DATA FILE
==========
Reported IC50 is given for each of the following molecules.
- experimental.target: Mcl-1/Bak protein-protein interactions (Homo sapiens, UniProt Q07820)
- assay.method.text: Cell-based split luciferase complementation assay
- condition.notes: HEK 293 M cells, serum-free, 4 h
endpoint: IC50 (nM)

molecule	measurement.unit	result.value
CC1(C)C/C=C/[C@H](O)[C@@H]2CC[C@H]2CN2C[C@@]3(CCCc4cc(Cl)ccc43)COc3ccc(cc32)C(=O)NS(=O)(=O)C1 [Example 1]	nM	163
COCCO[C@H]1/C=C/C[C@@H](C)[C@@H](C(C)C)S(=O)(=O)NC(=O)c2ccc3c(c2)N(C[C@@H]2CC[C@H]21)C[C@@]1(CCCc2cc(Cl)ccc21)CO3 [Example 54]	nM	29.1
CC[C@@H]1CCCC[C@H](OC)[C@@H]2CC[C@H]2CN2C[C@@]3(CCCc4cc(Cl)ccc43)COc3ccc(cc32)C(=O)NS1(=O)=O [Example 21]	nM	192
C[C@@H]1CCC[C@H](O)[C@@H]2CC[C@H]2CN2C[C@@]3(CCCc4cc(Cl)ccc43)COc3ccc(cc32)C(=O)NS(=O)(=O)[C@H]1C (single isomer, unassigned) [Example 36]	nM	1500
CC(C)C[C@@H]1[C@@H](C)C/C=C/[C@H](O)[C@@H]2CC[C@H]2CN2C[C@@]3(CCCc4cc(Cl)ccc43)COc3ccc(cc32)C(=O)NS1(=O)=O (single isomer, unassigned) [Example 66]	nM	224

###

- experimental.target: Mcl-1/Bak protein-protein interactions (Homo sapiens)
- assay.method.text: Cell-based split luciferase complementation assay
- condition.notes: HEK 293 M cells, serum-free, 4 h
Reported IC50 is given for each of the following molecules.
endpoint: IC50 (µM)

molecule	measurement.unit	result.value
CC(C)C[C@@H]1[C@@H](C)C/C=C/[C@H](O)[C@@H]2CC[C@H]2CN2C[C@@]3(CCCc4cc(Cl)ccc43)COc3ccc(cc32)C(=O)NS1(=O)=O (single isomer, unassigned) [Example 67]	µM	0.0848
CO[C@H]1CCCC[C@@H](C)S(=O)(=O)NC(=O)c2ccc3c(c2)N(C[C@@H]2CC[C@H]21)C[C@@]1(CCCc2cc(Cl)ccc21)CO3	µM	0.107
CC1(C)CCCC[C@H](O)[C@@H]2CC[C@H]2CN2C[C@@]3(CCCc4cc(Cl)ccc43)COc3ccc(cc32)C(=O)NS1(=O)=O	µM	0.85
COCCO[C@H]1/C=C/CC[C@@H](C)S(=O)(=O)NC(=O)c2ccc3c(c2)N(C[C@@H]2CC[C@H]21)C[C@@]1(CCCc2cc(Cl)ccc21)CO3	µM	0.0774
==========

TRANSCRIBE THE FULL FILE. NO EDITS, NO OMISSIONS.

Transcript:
Reported IC50 is given for each of the following molecules.
- experimental.target: Mcl-1/Bak protein-protein interactions (Homo sapiens, UniProt Q07820)
- assay.method.text: Cell-based split luciferase complementation assay
- condition.notes: HEK 293 M cells, serum-free, 4 h
endpoint: IC50 (nM)

molecule	measurement.unit	result.value
CC1(C)C/C=C/[C@H](O)[C@@H]2CC[C@H]2CN2C[C@@]3(CCCc4cc(Cl)ccc43)COc3ccc(cc32)C(=O)NS(=O)(=O)C1 [Example 1]	nM	163
COCCO[C@H]1/C=C/C[C@@H](C)[C@@H](C(C)C)S(=O)(=O)NC(=O)c2ccc3c(c2)N(C[C@@H]2CC[C@H]21)C[C@@]1(CCCc2cc(Cl)ccc21)CO3 [Example 54]	nM	29.1
CC[C@@H]1CCCC[C@H](OC)[C@@H]2CC[C@H]2CN2C[C@@]3(CCCc4cc(Cl)ccc43)COc3ccc(cc32)C(=O)NS1(=O)=O [Example 21]	nM	192
C[C@@H]1CCC[C@H](O)[C@@H]2CC[C@H]2CN2C[C@@]3(CCCc4cc(Cl)ccc43)COc3ccc(cc32)C(=O)NS(=O)(=O)[C@H]1C (single isomer, unassigned) [Example 36]	nM	1500
CC(C)C[C@@H]1[C@@H](C)C/C=C/[C@H](O)[C@@H]2CC[C@H]2CN2C[C@@]3(CCCc4cc(Cl)ccc43)COc3ccc(cc32)C(=O)NS1(=O)=O (single isomer, unassigned) [Example 66]	nM	224

###

- experimental.target: Mcl-1/Bak protein-protein interactions (Homo sapiens)
- assay.method.text: Cell-based split luciferase complementation assay
- condition.notes: HEK 293 M cells, serum-free, 4 h
Reported IC50 is given for each of the following molecules.
endpoint: IC50 (µM)

molecule	measurement.unit	result.value
CC(C)C[C@@H]1[C@@H](C)C/C=C/[C@H](O)[C@@H]2CC[C@H]2CN2C[C@@]3(CCCc4cc(Cl)ccc43)COc3ccc(cc32)C(=O)NS1(=O)=O (single isomer, unassigned) [Example 67]	µM	0.0848
CO[C@H]1CCCC[C@@H](C)S(=O)(=O)NC(=O)c2ccc3c(c2)N(C[C@@H]2CC[C@H]21)C[C@@]1(CCCc2cc(Cl)ccc21)CO3	µM	0.107
CC1(C)CCCC[C@H](O)[C@@H]2CC[C@H]2CN2C[C@@]3(CCCc4cc(Cl)ccc43)COc3ccc(cc32)C(=O)NS1(=O)=O	µM	0.85
COCCO[C@H]1/C=C/CC[C@@H](C)S(=O)(=O)NC(=O)c2ccc3c(c2)N(C[C@@H]2CC[C@H]21)C[C@@]1(CCCc2cc(Cl)ccc21)CO3	µM	0.0774